Here is the first prompt on the Common Application for you to choose to respond to for your 650 word college application essay:
Some students have a background or story that is so central to their identity that they believe their application would be incomplete without it. If this sounds like you, then please share your story.
This prompt is wide-open, giving any writer the great opportunity to write almost anything she or he chooses, no restrictions. However, this prompt is also scary. It is so open and so vague that its lack of direction can really stymie an applicant.
So let’s look at some important words in the prompt to get you started, to unfreeze you. Those words are: [your] application would be incomplete without it.
What do the words in the prompt imply?
• You are focusing this story on getting into college, not applying for a job or getting a date. You should showcase traits you think help make you are good addition to a college campus.
• You are completing what is otherwise a complete application, and you do not want to repeat what is already included in your application.
• You have already provided grades and test scores and recommendations and a list of what you have done and honors you have earned. If you are not repeating, then you must add something beyond this information. They want a better sense of who you are! What would give them that: knowing your personality, your dreams, your ethics, your out-of-school interests?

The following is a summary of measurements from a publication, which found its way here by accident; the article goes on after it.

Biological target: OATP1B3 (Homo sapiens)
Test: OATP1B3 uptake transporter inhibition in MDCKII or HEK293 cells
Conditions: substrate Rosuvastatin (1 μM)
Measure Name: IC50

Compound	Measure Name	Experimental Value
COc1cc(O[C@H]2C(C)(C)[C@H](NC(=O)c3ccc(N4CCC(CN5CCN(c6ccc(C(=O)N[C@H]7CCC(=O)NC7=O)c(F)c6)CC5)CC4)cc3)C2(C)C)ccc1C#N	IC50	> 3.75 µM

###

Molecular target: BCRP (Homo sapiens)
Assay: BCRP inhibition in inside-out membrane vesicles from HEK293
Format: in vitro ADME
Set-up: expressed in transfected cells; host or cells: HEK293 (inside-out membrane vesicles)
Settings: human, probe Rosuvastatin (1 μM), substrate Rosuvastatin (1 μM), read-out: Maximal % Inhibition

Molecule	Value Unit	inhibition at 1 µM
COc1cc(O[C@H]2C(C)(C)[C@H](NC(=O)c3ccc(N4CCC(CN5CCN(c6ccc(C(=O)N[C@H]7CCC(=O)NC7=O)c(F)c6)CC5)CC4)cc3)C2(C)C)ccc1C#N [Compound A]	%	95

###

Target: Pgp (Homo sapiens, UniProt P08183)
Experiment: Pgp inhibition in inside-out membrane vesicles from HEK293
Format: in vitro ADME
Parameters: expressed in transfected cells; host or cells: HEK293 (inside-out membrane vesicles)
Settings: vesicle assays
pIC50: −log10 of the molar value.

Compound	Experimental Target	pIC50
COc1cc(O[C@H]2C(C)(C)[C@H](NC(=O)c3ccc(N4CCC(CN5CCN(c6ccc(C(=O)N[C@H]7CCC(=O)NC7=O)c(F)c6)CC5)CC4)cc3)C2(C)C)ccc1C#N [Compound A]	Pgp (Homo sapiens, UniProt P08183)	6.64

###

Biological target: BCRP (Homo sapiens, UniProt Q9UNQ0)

So to begin writing, if you have chosen this prompt, you need to decide what you want to reveal about yourself.
Then how do you go about writing that?
• First, you want to set yourself apart. Do not tell a story you can imagine hundreds, if not thousands, of applicants will share. How many football stories, classroom successes and failures, admirations for parents, and trip adventures can a college admission person read? Look at your life and chose something special, and write about it in a fresh and specific way.
• Second, do not think the best story you pick has to be a grand story. You do not have to impress. Going to South America, surviving an avalanche, single-handedly saving the Rain Forest are not necessary to illustrate who you are. You are no single experience. You are a unique set of experiences that have made you over years. Maybe you are diverse in some way your application has so far not shown.
For example, you are a lover of the night. You got that from many years at camp in the woods where there were no street lights and the kerosene lamps were turned off early. You sat in the dark in the porch with your parents and sister and gazed at the stars and told stories. Hence you are a quiet, contemplative, imaginative young person wanting to bring the nights alive with appreciation on campus, and you might also be interested in reducing light pollution.
Or, perhaps, you came for a different background where you were not allowed to watch TV or have a computer until you went to high school. What experiences did you have during those years and how have they defined you as a person and/or how have they motivated your beliefs and actions?
This prompt is a good one to choose to set yourself apart, and it offers you a wide opportunity to do so. Just remember admissions people are looking for an individual beyond the data and the career goals. Who are you?
If you would like to read more about how to write to the other prompts for the personal college essay on the Common Application, go to College Basics.